The Clear Creek County Metal Mining Association will celebrate the 95th anniversary of the discovery of gold in Colorado on Saturday evening, Dec. 5th at the Elks Lodge in Idaho Springs. John Hamilton Gregory was one of the party that made the discovery, May 6th, 1859. The discovery site is Gregory Gulch named in his honor. The coming event will be the 14th annual Jackson dinner of the Association and is also known at the Little Sowbelly dinner as a tribute to the Colorado Mining Association’s Sowbelly Dinner during the big mining convention in Denver early next year, Feb. 3, 4, and 5th. The dinner at Idaho Springs on Dec. 5th will be served at 6:30 p.m. and will be the usual gala affair with a real mining flavor.

The Avery Rick family drove to Yuma, Colo., to spend Thanksgiving with relatives.

Mr. John Anderle had his arm badly injured while working in the Black Eagle Mill, near Idaho Springs, last Saturday. He was taken to St. Anthony’s Hospital, where he will be for some time.

Mr. Tom Collins and children ate turkey with his mother in Denver last Thursday.

Mr. Mike Cersick was here from California last Saturday and stopped for a brief visit with his old friend, Ray Klein.

Mrs. Lonella Fritz was in Denver with her daughter, Helen Howard and family for the Thanksgiving weekend.

The James Robins entertained at a family dinner last Thursday for Mr. and Mrs. Elven Jacobson and Mr. and Mrs. Charles Robins.

The Auction Sale held at Jennie’s Hall Saturday night was fairly well attended in spite of the stormy weather and slippery roads.

The Otto O. Blake family invited for Thanksgiving dinner: Mr. and Mrs. Dick Branecki, Mr and Mrs. William Spellman, Mr. Ramon Smith, and Mr. Ed Miller.

The Rudolph and Grenfell families spent last Thursday in the City with relatives. Will and Linda Grenfell remained there until Sunday before returning home.

The Black Hawk School has been closed this past week due to the illness of the teachers. The Principal, Ramon Smith has been in bed with a severe cold and Miss English is in the hospital with pneumonia.

Visitors at the Calhoun Mine during the week were Steve Metzger, Karl Edwards, Bill Mergenhal, Dean Gregg, Kent Perry, Bob Barker and Wally Winters, all from the School of Mines.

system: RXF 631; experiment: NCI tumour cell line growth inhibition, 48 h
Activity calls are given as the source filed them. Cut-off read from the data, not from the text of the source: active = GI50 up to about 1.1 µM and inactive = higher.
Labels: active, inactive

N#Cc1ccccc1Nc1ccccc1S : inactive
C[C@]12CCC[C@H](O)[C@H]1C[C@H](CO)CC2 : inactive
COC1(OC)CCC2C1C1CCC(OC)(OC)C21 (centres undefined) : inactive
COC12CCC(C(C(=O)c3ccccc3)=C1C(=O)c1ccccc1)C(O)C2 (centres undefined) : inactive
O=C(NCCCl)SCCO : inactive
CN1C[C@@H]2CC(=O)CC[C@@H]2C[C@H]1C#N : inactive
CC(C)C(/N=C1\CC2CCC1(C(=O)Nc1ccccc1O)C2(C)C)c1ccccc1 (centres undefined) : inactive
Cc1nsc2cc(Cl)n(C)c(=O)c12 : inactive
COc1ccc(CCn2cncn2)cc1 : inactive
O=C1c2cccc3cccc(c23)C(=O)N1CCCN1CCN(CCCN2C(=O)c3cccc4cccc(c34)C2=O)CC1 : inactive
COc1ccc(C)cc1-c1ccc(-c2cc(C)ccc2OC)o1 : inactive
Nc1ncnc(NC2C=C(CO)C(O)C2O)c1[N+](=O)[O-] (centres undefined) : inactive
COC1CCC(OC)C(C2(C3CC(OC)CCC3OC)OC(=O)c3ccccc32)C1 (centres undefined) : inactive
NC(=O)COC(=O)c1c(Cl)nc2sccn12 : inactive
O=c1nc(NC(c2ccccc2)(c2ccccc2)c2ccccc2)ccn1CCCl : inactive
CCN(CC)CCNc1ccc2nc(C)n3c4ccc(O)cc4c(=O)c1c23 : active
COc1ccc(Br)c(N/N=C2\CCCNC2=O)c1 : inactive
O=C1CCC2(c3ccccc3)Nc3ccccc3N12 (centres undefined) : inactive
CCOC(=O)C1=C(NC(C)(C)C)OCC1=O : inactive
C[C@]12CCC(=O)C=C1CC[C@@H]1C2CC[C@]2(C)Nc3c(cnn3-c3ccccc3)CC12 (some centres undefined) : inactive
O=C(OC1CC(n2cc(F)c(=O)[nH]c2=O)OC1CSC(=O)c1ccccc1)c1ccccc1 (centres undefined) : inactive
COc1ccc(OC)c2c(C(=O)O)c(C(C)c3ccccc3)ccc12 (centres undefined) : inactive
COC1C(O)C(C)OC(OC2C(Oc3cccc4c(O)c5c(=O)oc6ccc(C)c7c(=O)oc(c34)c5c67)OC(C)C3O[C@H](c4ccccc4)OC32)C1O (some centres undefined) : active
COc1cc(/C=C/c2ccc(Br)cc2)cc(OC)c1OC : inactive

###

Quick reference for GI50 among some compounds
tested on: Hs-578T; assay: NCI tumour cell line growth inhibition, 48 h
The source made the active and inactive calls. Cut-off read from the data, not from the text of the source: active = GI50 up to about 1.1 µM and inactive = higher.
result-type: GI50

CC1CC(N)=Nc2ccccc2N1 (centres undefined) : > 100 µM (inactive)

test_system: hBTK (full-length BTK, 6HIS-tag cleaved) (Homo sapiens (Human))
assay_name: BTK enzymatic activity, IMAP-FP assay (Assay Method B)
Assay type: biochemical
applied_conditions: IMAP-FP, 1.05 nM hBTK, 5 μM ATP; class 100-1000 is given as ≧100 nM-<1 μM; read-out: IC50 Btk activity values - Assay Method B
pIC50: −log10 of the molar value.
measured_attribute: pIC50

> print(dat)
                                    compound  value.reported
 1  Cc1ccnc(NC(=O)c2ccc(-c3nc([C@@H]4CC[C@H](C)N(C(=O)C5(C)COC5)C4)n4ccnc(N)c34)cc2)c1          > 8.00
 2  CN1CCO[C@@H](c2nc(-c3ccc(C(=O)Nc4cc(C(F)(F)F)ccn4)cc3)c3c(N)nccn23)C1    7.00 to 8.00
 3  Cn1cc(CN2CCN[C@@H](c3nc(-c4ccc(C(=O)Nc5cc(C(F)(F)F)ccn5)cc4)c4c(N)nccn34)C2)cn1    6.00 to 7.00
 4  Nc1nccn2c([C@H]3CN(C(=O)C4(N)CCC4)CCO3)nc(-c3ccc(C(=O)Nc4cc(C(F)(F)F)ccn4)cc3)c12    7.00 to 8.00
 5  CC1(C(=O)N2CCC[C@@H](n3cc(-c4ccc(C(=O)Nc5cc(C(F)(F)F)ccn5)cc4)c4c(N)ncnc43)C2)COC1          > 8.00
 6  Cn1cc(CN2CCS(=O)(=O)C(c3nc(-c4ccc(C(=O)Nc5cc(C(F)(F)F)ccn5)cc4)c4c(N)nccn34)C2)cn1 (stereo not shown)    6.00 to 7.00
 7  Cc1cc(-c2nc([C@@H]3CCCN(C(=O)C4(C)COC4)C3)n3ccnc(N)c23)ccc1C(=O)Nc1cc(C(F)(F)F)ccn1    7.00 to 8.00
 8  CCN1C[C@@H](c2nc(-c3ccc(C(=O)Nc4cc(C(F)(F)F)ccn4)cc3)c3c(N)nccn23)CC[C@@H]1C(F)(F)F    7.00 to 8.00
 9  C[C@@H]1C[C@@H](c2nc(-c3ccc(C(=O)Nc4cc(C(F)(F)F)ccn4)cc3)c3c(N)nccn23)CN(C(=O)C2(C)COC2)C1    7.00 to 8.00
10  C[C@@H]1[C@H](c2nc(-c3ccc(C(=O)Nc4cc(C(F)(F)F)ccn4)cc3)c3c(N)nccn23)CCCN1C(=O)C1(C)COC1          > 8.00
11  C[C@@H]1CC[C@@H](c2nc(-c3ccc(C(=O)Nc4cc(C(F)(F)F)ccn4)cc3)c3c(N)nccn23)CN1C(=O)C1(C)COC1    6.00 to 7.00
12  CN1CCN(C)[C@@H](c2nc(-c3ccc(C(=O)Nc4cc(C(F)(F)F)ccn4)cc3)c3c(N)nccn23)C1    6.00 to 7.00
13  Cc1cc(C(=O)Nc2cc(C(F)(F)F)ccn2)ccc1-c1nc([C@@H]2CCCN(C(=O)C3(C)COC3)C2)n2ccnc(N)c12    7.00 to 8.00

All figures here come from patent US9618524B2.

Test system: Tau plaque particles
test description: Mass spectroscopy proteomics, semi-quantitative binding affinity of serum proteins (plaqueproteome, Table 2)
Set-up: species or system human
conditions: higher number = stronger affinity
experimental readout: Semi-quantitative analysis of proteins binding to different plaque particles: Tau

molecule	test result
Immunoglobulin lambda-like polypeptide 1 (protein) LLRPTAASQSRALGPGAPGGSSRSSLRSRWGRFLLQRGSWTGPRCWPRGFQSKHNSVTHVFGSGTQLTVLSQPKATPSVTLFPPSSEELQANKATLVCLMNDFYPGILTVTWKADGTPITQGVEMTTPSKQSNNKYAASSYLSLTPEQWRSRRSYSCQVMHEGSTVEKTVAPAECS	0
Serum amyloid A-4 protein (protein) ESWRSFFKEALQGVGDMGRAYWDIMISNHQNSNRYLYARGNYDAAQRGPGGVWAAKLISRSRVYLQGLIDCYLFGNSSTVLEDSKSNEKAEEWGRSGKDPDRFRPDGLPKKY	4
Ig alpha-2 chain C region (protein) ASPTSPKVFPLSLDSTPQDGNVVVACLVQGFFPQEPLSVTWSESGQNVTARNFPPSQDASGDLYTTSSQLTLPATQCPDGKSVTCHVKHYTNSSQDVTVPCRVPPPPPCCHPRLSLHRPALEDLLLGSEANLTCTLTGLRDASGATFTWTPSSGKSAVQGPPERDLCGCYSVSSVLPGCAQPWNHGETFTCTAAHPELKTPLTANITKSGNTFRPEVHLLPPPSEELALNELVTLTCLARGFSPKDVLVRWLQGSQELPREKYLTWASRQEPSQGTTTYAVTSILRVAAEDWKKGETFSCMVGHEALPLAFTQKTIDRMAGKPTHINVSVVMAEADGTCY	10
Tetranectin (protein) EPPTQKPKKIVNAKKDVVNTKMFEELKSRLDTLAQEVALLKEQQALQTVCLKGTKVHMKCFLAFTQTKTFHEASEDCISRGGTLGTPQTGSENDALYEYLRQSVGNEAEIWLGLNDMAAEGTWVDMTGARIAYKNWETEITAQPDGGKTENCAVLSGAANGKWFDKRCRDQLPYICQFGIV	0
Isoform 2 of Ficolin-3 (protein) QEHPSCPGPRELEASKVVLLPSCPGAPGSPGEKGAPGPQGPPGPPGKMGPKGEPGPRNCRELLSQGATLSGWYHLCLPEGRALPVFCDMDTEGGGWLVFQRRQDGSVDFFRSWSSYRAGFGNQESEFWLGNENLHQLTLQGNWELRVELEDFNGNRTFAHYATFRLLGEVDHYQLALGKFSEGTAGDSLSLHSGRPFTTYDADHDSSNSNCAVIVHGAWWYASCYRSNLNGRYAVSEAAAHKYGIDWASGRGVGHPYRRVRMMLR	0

Margaret Riss spent the Thanksgiving vacation at home.

Mr. and Mrs. C.A. Wagner and daughters, Chary Anne and Caroline, of Boulder, enjoyed Thanksgiving dinner with Mrs. Wagner and Marion Heeren.

The weekend was marked with wind, snow and near zero temperatures.

Thanksgiving Day guests at the Riss home were Mr. and Mrs. Orland Johnson and children and Mr. and Mrs. Keith Talley and sons.

The Stapps ate turkey in Denver, returning home Friday.

90 years ago – December 5, 1924

The seventeenth annual Christmas seal sale, which finances the fight against tuberculosis in this country, begins officially December first. The Colorado Tuberculosis Association has again mustered its forces over the entire state for the biggest seal sale that has ever been known. In commenting upon the outlook for this year, Miss Ella Cyrene Bakke, Field Secretary for the Association said: “In the four years I have been associated with the seal sale campaign in this state, I have never met with such willingness to serve, such sincere cooperation and such optimism on the part of local communities. From the Moffat country to the southwest, from the Eastern Plains to the San Luis Valley, the whole state is ready for its annual fight for health.” A total of exactly ninety-nine chairmen have been secured in forty-six counties. In twenty-nine of these counties, the children will be permitted to assist and the Women’s clubs will help in thirty-one of them. In many of the rural communities a dollar’s worth of seals will be sent from the state office.

An appeal for everyone to do his share in mailing Christmas gifts and greetings early to permit the faithful letter carrier and the thousands of other postal employees, 360,000 in all, to go home to wife and children at 11:00 a.m. Christmas Day, was made by Postmaster General New, Monday night, in a radio address broadcast from station WCAP. The address inaugurates an active campaign for early mailing through twenty-three radio stations, where postmasters and other postal employees will talk through motion picture theaters where the screen will flash the appeal, through thousands of newspapers and by posters throughout the country.